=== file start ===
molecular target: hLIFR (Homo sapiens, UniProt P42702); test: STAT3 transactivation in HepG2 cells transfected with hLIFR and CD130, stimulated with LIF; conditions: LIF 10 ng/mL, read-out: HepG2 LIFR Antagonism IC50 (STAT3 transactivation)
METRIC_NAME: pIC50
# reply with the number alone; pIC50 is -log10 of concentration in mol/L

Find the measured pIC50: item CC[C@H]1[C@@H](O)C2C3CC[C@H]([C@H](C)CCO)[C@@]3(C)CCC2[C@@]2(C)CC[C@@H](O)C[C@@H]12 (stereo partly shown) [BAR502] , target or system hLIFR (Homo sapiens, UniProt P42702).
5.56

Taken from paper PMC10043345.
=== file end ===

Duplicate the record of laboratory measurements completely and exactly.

molecular target: hLIFR (Homo sapiens, UniProt P42702); test: STAT3 transactivation in HepG2 cells transfected with hLIFR and CD130, stimulated with LIF; conditions: LIF 10 ng/mL, read-out: HepG2 LIFR Antagonism IC50 (STAT3 transactivation)
METRIC_NAME: pIC50
# reply with the number alone; pIC50 is -log10 of concentration in mol/L

Find the measured pIC50: item CC[C@H]1[C@@H](O)C2C3CC[C@H]([C@H](C)CCO)[C@@]3(C)CCC2[C@@]2(C)CC[C@@H](O)C[C@@H]12 (stereo partly shown) [BAR502] , target or system hLIFR (Homo sapiens, UniProt P42702).
5.56

Taken from paper PMC10043345.